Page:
This post will be extended and possibly extensively rewritten, with some awful photos [oh the gulls are bad...] at some point when I can face it. 
The knowledge the Sociable was tarting about to all and sundry again today is bittersweet.

Guess where I'll be next Saturday?
Be Seeing You...
[[*Tertial crescents, people. :) ]]

04 December, 2020

Oh, The Horror...

A quick trip to Towne last week somehow included a detour past the Inner Harbour, where in a shock turn of events, there were actually some horrid gulls for me to look at and find nothing good amongst.
O yes, here we go... [Abandon sanity all who scroll past here]
Inner Harbour

Gulls*, Mute Swans, Pied Wagtails.. Wooh, seriously exotic. [Ok, if this was, say the other side of the Atlantic, then yes...].
Let us look at one;

Herring Gull, 1cy

Fairly evenly coloured; all black bill, checkered coverts and tertial fringes, quite fresh second generation scapulars. [I figure anyone not into gulls has already hit the red button, or if too slow, passed out in horror, so no explaination of those terms needed...]

Another gull;

Herring Gull?, 1cy

Far more variation overall; bicoloured bill almost Glaucous-like, far darker coverts and tertials, well-worn 2nd-gen scapulars...

It's still a Herring Gull, isn't it? Even odd-looking from being mid-preen [like the 'better' Herring behind it], you can tell it's not got the chops to be anything else; there's no pale head or underside, no stalky legs, no long wings, no neat tail bar [or dark underparts and Pom-like tail coverts! ;) ] or any other feature that might make you consider another species. At most you might say it has an interesting ancestor or two, back somewhere.

I do love that bill, though. Especially how the black runs down the cutting edge, very dapper. [For a young gull, anyway!]
Yes, that is it. Just a horrid Herring Gull. When you don't live on a rarity magnet, 999 times out of a thousand**, this is all you get. So this is what you get.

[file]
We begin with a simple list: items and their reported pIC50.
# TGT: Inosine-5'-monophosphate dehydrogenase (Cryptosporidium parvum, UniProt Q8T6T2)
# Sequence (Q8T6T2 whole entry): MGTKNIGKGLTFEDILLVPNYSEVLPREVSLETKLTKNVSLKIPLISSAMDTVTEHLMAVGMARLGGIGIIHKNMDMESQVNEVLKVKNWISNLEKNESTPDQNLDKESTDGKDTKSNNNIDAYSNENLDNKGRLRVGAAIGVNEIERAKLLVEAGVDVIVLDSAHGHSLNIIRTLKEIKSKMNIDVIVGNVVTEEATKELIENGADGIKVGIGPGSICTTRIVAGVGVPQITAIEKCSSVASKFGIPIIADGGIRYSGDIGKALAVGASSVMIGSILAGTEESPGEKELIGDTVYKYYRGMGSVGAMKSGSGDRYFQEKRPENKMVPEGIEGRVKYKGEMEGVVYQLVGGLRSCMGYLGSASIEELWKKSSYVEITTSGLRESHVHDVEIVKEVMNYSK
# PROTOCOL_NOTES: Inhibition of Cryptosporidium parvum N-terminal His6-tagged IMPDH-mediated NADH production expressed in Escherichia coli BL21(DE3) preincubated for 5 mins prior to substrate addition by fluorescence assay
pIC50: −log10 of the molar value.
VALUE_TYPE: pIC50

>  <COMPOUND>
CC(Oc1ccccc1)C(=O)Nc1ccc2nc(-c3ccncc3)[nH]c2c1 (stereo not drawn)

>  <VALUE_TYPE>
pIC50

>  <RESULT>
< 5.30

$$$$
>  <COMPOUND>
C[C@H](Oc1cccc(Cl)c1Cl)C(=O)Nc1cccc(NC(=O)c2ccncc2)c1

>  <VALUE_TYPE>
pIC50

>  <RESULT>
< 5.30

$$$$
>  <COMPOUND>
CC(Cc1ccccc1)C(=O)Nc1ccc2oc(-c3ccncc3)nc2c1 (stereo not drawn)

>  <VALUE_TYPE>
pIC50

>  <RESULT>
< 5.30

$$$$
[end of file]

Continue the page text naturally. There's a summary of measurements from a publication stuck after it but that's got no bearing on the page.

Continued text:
Ain't I a stinker?

Be Seeing You...
[[*Herring, Black-headed, Great Black-backed. Wow.]]
[[** I'm an optimist, a realist would add at least another 0.....]]

01 December, 2020

Out For A Toddle At Last. Or; £*%&$!!%$& Lockdown.....

The Lockdown Curse struck with extra venom this weekend, with another amazing bird and this one in twitching range and not suppressed by think-they-know-betters or anything...
One of those birds which instantly show birder from mundane; merely saying 'Sociable' will show the former with a quite impressive display, oh yes..
Especially those of us who've never seen one and were wondering sceptically if they ever would.
To say Wednesday looks like a masssssive twitch seems an understatement. 
I still have this job thing.

So, to take my mind off it and being as I'm now fairly sure my shoulder isn't going to suddenly go "Ah ha! Gotcha!!" on me.. [[knock on wood]]  I went out for my first proper Dartmoor walk in a very long time [Dartmoor is local enough for The Law]. I found some wintering plovers of my very own, but that's to come later. And they really weren't in any way Sociable - at least to me - so not much consolation.

Anyways, I put in a 10 miler; the Ryder's - Heap of Sinners - Puper's - Holne Lee loop. It was utterly glorious up there; the Moor an island of blazing sun in a sea of mistyfog, with light breeze and not that soggy underfoot, considering. This was in drastic contrast to the 'cold wind and low cloud / drizzle / mist' that the brayne forecast the day before. Typical. Being prepared, I'd gone equipped for late November with an option on January. Should have added an 'August' element, too!

[Not a bad problem to have, though.. :D ]

On Holne Moor
The View From The Heap Of Sinners;
The Sub, Avon Res., 
and the South Hams vanished under a sea of fog!
Looking over the Dart from Puper's
As well as the more usual spp., a scattering of winter thrushes [maybe 50 or 60 in all] were still to be found in various valley sites; more than I'd expect considering how stripped most of the berries are! 



Ring Ouzel!
[1cy male]

That one was, I admit, just a bird shape in a Holly; I shot it on the off chance - it duly scarpered after that one frame - and looking at the boc, I was quite surprised to see the silvery wings and scaly back, there! You can just see the [rather shaded] paler crescent on the breast.

Golden Plovers!

Several small groups on the high tops, at least 14, probably a few more! Up there they invariably see you first, so only lightning reflexes get a chance of a photo. And you'll merely record their rear ends vanishing.. Oh well. 
[Better views possible when they're on a valley side, where you can get line of sight without walking into them...]

Now for the inevitable...

Meadow Waxcap
[really nice one!]

Blackening Waxcap

Fairy Inkcap?


Dung Roundhead

Again, the expected fungal spp. with lots of waxcaps and assorted dungi [ho ho]. Here's something colourful;

Moss, Ryder's Hill

It may not have been the high of a bird like a Sociable [oh stop it], but it was a good day and wonderful to be up there, if a bit warm [!]

Coming up..

A bit more from the Patch.
[[Anything else? I dare not even hope.]]
Be Seeing You...